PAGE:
The cyclone that hit Bangladesh in May 2020 presents the opposite scenario. The impacts of cyclone Amphan were lessened by decades of disaster risk reduction strategies and a weakening of the storm as it made landfall, which meant the death toll was in the dozens rather than thousands. However, the large number of COVID-19 cases in Bangladesh had serious ramifications for ‘normal’ disaster response. Coastal communities in the path of the cyclone had to make choices between braving the cyclone’s impacts as it hit land, and risking COVID-19 infection as 2.2 million people in Bangladesh were evacuated to shelters.
The combination of these cases – heavy impact on people and resources from a natural disaster, combined with high COVID-19 infection rates – demonstrate the worst case for which emergency planners and the humanitarian community need to plan. Going forward, disaster affected countries will be impacted by limitations faced globally, as countries contend with COVID-19 and the impacts this has on their own health systems and economies, and the impacts of this on offers of humanitarian aid. Additionally, logistical support, made more complex by travel restrictions and pressures on global supply chains for resources also needs to be considered, for example:
- Impacts of restricting travel on providing and receiving support, including legislation to override COVID-19 restrictions for assistance
- Implications for efficient response if 14-day isolation periods are required e.g. if dispatching urgent search and rescue teams; how do you choose between saving people from a collapsed building or (re)infecting a community with COVID-19?
- Availability of reliable partnerships for international support including financing, mutual aid and personnel when many countries’ own health systems and economies are under huge strain
- Availability of appropriate protective equipment for all personnel deployed to support a humanitarian effort, including those working in-country
- Pressures on internal mobilization of resources, including the health system which is required for first response to both COVID and disasters
- Risk of infection during evacuations while travelling to and from evacuation centres and residing there
Despite these challenges there are measures which can help countries better prepare for compound COVID-19 disasters. Consider how to:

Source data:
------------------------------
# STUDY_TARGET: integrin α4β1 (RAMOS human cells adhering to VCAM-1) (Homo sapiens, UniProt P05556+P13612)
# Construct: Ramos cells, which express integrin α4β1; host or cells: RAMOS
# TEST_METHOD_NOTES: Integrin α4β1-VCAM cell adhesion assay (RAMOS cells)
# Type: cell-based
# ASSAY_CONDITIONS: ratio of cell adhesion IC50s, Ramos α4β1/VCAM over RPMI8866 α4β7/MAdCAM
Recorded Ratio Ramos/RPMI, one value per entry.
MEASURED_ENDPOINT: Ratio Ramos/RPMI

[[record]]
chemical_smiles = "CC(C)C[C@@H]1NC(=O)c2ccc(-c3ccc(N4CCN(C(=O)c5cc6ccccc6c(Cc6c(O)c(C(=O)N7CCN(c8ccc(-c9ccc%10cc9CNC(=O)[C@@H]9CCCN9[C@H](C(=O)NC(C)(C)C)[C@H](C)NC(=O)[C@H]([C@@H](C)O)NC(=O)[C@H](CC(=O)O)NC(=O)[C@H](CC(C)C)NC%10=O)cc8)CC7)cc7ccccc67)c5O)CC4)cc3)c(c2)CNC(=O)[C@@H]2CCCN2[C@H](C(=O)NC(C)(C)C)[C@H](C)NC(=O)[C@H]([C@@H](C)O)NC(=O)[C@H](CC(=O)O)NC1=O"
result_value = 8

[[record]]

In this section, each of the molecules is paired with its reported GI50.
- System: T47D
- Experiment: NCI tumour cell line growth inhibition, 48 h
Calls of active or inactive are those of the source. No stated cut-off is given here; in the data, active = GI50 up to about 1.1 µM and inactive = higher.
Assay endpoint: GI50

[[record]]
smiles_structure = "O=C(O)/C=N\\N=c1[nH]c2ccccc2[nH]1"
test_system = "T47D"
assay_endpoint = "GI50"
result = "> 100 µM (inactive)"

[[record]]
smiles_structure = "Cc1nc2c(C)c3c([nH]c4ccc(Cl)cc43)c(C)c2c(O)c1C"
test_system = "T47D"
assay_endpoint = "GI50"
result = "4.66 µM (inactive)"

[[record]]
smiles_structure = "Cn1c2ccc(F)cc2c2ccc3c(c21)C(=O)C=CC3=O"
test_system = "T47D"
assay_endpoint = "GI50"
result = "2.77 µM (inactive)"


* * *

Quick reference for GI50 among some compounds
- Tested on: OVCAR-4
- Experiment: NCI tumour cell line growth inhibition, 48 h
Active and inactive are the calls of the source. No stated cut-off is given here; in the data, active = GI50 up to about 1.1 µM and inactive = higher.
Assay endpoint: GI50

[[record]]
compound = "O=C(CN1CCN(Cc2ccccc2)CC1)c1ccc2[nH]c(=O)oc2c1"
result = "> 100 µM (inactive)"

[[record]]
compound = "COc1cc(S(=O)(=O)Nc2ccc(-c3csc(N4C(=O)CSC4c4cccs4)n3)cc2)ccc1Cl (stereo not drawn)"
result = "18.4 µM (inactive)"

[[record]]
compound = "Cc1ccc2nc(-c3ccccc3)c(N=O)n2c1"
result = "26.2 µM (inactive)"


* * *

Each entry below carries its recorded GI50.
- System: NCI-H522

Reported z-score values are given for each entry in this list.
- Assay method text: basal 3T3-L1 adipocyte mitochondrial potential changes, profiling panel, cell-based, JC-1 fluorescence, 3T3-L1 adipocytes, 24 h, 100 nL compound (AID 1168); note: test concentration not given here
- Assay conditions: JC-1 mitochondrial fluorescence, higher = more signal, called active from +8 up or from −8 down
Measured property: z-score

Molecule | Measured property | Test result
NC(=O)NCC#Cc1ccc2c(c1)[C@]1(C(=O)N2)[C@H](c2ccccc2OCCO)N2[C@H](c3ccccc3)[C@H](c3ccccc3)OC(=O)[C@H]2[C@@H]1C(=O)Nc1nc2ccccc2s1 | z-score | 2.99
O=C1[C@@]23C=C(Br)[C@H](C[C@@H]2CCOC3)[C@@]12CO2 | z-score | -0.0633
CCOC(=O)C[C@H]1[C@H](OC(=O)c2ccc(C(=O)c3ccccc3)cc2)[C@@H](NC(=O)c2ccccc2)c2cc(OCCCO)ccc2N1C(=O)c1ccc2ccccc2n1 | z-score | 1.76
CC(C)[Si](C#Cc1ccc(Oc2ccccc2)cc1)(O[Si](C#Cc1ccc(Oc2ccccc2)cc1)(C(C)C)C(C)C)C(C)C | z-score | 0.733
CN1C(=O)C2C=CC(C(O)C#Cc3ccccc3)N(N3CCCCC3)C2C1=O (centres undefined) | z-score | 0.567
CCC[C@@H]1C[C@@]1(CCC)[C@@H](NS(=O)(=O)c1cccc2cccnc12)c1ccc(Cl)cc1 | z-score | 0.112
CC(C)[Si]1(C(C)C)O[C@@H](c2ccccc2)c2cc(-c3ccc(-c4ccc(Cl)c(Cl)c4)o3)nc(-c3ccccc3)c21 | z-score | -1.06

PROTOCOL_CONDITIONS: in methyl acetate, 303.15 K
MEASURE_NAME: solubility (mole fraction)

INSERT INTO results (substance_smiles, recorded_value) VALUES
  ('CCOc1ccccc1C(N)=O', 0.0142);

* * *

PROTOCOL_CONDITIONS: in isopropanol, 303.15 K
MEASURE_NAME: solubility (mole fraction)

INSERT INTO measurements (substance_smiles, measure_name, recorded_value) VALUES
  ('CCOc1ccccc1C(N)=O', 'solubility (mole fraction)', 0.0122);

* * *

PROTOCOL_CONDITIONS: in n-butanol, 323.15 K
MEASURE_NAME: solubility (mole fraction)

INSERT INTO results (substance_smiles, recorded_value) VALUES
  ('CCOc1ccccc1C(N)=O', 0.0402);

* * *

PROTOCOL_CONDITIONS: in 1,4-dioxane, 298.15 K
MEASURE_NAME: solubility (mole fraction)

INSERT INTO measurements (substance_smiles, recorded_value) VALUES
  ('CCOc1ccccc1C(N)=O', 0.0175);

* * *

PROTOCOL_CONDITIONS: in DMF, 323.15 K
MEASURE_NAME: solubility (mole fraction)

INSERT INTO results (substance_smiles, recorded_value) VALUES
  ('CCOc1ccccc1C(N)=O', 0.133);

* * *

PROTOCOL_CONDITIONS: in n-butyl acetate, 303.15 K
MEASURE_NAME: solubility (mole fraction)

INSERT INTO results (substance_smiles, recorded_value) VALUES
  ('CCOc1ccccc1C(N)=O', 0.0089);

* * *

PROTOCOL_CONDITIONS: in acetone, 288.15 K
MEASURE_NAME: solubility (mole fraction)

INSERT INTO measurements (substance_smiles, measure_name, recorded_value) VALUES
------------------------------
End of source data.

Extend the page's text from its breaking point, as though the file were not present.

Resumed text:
- Reconceptualise all disaster response as simultaneous COVID-19 response and mitigation of virus transmission
- Develop strategies that incorporate both climate change adaptation and reducing global health threats, by building COVID-19 into disaster risk reduction strategies. Use pre-existing resources such as the Disaster Resilience Scorecard for Cities, and its related Public Health Addendum, or the UN’s Build Back Better approach
- Partner with disaster risk reduction and emergency planning organisations to integrate health management and disaster management
- Integrate data on COVID-19 and disasters to inform early warning systems, and invest resources into upgrading and expanding systems to manage complex situations
- Deliver preparedness messaging about disasters and other diseases, alongside COVID-19 advice, to keep issues at the forefront of people’s minds and to ensure communities have up-to-date information about mitigating risks posed to them, and the support services available
- Build an understanding based on expertise and skills guided by science, while also building capacity in communities to better understand the hazards of a double disaster and plan collective action
Key webinars on how cities are building resilience in the face of the pandemic and other shocks & stresses.
|Date||Webinar Title (Click to register or to access materials)|
|13 October||Disaster Risk Governance in the Context of COVID-19|
|22 October||Cities on the Frontline Speaker Series: Funding and Financing Recovery|
|4 November||The Impact of COVID-19 on the Environment – Observations and Insights|
|5 November||Communications in the time of COVID-19|
|12 November||Cities on the Frontline Speaker Series: Resilient Leadership|
Produced by The University of Manchester, UK (Professor Duncan Shaw, Dr Jennifer Bealt) in partnership with the Resilient Cities Network (Femke Gubbels)
What is the weekly briefing on Cities for a Resilient Recovery?
Each week the University of Manchester brings together relevant international practices and examples on recovery from COVID-19. The weekly briefing is curated by the Resilient Cities Network to bring key lessons and examples targeted for resilience officers, emergency planners and other city practitioners. The structure of the briefing follows the City Resilience Framework – specifically the four drivers that cities have identified as mattering the most when a city faces chronic stresses or sudden shocks – Health & Wellbeing, Economy & Society; Infrastructure & Environment; and Leadership & Strategy.
For more international examples please register @ ambs.ac.uk/covidrecovery